Turning 43

Oh yeah, I just turned 43 yesterday. My biggest achievement? I’ve run almost 2000 miles since I started running in 2016.

Sure, I’m doing much better financially and such, but shit, I ran a half-marathon in the past year. And a few 10 mile races!

Thinking along the lines of why I’m not consistent with producing content these days, I seriously think I’ve turned that “producing content” thing into “working on me.”

I’m the content, I guess?

Because at the end of the day, the money, the car, the work… that’ll all come and go, but this body is the only one I’ve got.


Since ending Skull Toaster back in October, I’ve struggled to “producing” since.

I’ve tried making and recording music, kicking around Abelton Live. I made 40+ little diddies, but then fell off.

I was doing a video series called LATER on YouTube / podcast, but eh.

I got an Apple Pen and started posting drawings, but sort of fell off with that, too.

Then I listneed to one of my fave running podcasts, The Morning Shakeout. Today’s episode was with Nicholas Thompson, editor-in-chief of Wired magazine, and pretty quick runner.

He mentioned a small bit about being a musician, and how he’s sort of slacked on in that world because running has taken up so much of his time and energy.

And boom, there it is. I mean, I’m only running around 20 miles a week, but a lot of time and energy revolves around that effort. Time at the gym, sleeping, some weights, stretching, re-fueling…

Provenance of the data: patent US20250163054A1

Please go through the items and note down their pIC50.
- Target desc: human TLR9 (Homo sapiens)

I don’t know – since 2001 I was always producing, putting out content. Publishing interviews, reviews, videos. With Skull Toaster I was always making videos and images and questions.

After 18 years, I don’t know, maybe I’m content with not producing something all the time.

Thinking Why I Run

Why head out the door when it’s pissing rain? Why not sleep in, or maybe cozy up in a coffee shop and watch the rain come down?

I guess because I started running back in 2016 when I didn’t have much going on. It was a low point in life, career-wise. Money wise. Running was a thing I could control. It was something I could complete, and accomplish. No hiring manager, no rejection, no automated email telling me thanks, but no thanks.

I could put in the work, then sign up for a 5K, and finish it. Maybe not fast, maybe not pretty, but I showed up just like all those runners and did it.

Now I’ve run three 10 mile races. A half marathon. Then today, in NYC, I put in 10 miles over three bridges in under two hours.

Not fast, not pretty, but I was out there when the rain was coming down sideways, and the wind was pushing my ass.

I showed up for me. I made this, I planned this, I accomplished this. That’s why I keep running, even in horrible conditions, because it’s another thing I’ve accomplished.

Because I want to run a marathon someday. I want to run in Yellowstone Park. I want to run around the Grand Canyon. I want to accomplish those things someday, and I need to do this now to get there.

Actions today lead to accomplishments in the future.

The Here and Now

Earlier this week I got a little frazzled. Some work stuff, some personal stuff, some time management stuff, the usual.

I was getting another cup of coffee downstairs, ready to bound back to my computer and tackle everything, as usual.

But I stopped. And opened up the Headspace app.

I’ve been using that app for months now, to fall asleep. I’ve done a few of the basic meditation sessions. I’ve done them enough to like, “get it.” In a very rookie sort of sense.

I get it in the sense that when I’m tense, or anxious, or worried, there is no tiger leaping at my face. There are no men in suits at the door to take me away. I’m not in trouble, or in any danger.

Meditation has taught me that feelings and emotions aren’t me. I can feel them, but they’re not who I am at the moment. In the present moment I am me, and that’s it. Nothing else.

I’m no meditation expert by any stretch, and I hate that I need to remind anyone about that, but I know a little bit more today than I did six months ago.

Running the 2019 Broad Street Run